During the COVID-19 lockdown my grandchildren did some indoor camping. They’ve also tried backyard camping. Did you know that the Jews have a festival where they live outdoors as much as possible during a week?
Three times a year Israelite families travelled to the temple in Jerusalem for a religious festival (Ex. 23:14-17; 34:23-24; Dt. 16:16). The first of these was the Passover in spring, when they remembered how God delivered them from slavery in Egypt. The second was the Harvest Festival in summer (Ex. 23:16), when they thanked God for providing an abundant wheat harvest in Canaan. And the third was the Festival (or feast) of Shelters (or tabernacles) in autumn when they remembered God’s care and provision during the 40-year exodus journey.
The festival was called “shelters” because they built temporary shelters (or huts, or tents), which were walled structures covered with branches (Ex. 23:16; 34:22; Neh. 8:13-18). Similar shelters were used as temporary accommodation by armies (2 Sam. 11:11; 1 Ki. 20:12, 16) and by watchmen protecting crops from thieves and intruders (Job 27:18; Isa. 1:8). Jonah made a shelter like this (Jon. 4:5). As they were not robust, they swayed in the wind (Isa. 24:20).
After the exile, the Israelites built these shelters on their roofs, in their courtyards, in the court of the temple and in city squares (Neh. 8:16). During the 7-day festival, meals were eaten inside the shelter and many people slept there as well. It was like camping outside. Like the Passover, it was the time of a full moon, which helps when camping outside at night (Ps. 81:3).
At this festival they read the law of Moses (Dt. 31:10-13) and offered bulls, rams, lambs, goats, grains, oils and drinks to God (Num. 29:12-34). Solomon dedicated the new temple at the Festival of Shelters (1 Ki. 8:2, 65). And at a Shelter Festival Jesus invited people to believe on Him (Jn. 7:37-39). Everyone was invited to the festival; servants, foreigners (Gentiles), the fatherless and widows (Dt. 16:13-15).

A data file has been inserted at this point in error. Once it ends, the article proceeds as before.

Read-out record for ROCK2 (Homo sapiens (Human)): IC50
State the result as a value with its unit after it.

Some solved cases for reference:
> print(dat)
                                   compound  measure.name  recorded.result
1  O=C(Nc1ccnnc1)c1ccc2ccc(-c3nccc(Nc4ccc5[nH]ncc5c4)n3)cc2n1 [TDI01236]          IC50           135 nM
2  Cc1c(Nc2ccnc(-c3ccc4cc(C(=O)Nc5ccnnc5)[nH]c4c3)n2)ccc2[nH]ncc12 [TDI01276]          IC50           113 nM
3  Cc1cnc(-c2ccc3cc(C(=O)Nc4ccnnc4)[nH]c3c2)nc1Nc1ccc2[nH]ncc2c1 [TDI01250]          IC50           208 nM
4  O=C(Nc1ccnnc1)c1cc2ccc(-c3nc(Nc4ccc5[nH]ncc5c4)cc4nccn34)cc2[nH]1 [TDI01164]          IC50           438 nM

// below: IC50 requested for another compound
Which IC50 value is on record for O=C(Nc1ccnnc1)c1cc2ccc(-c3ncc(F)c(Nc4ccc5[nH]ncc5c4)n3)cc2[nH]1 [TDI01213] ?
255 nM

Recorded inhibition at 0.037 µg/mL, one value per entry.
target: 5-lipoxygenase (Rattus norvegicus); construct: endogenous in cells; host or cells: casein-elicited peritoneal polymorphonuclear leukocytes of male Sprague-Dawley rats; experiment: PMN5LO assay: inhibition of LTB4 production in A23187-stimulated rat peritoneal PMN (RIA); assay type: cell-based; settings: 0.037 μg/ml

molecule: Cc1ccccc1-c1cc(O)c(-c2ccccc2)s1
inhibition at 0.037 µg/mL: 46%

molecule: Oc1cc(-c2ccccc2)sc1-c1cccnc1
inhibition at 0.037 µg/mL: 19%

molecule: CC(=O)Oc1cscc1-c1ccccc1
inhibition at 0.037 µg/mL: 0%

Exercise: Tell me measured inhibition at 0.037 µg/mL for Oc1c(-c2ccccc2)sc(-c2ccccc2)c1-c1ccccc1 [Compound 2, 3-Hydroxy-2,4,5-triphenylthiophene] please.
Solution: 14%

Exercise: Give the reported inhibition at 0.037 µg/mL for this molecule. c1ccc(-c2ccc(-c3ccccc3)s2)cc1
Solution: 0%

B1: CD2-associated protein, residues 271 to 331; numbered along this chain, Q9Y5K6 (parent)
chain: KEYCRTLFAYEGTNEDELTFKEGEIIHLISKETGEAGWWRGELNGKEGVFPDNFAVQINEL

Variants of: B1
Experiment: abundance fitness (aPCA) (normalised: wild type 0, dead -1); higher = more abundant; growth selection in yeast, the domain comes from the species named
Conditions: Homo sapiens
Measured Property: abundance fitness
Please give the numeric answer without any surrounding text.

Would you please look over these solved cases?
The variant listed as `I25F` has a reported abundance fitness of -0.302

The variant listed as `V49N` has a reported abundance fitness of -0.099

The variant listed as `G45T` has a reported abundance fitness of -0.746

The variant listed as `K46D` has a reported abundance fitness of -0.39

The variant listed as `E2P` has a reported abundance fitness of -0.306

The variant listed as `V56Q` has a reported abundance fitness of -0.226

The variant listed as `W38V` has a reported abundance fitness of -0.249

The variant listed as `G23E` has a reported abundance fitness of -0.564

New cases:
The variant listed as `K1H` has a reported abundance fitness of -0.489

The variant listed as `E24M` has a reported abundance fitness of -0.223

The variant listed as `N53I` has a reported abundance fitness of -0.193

The Festival of Shelters reminded the Israelites how God provided for them in the past, the present and the future.
The past. The shelters were to remind them of the tents they lived in during the 40-year journey from Egypt to Canaan (Lev. 23:42-43). God protected and sustained them physically as they travelled across desert and wilderness. That’s how they came to live in Canaan.
The present. This festival was also called the Festival of Ingathering (or harvest) (Ex. 23:16; 34:22). It was a joyful time (Lev. 23:40; Dt. 16:14-15) when they celebrated the harvest of grapes and olives, which was the last harvest of the agricultural year (Dt. 16:13-15). God provided plenty of food so they could thrive in Canaan.
The future. Zechariah taught that the Festival of Shelters will be celebrated in the Millennial reign of Christ (Zech. 14:16-19). Then it will also be a celebration of the final regathering and restoration of Israel and people from all nations will go to Jerusalem for the festival. At the transfiguration, Peter suggested building shelters for Jesus, Moses and Elijah (Mt. 17:4; Mk. 9:5; Lk. 9:33). Was he linking the Millennial kingdom with the Festival of Shelters?
Likewise, let’s remember that God cares for believers in the past, present and future. Christ’s sacrificial death has saved them from the penalty of sin, and can save them from the power of sin today and will save them from the presence of sin in the future. God has brought them into His family. And today the Holy Spirit protects and sustains their Christian lives. As God dwelt in the Tabernacle (Holy tent) with the Israelites, today the Holy Spirit lives within believers. Jesus has promised to return and resurrect their bodies so they can share eternal life with Him. And they will reign with Him in His Millennial kingdom when all nations will worship Him.
Just like the Israelites thanked God for safely bringing them to the promised land, let’s thank God for protecting and providing for us spiritually as we go through life in this world on the journey towards our heavenly home. For all that God has done for us through Jesus Christ and the Holy Spirit. The main point is that daily spiritual sustenance comes through Christ’s sacrifice.
Written, July 2021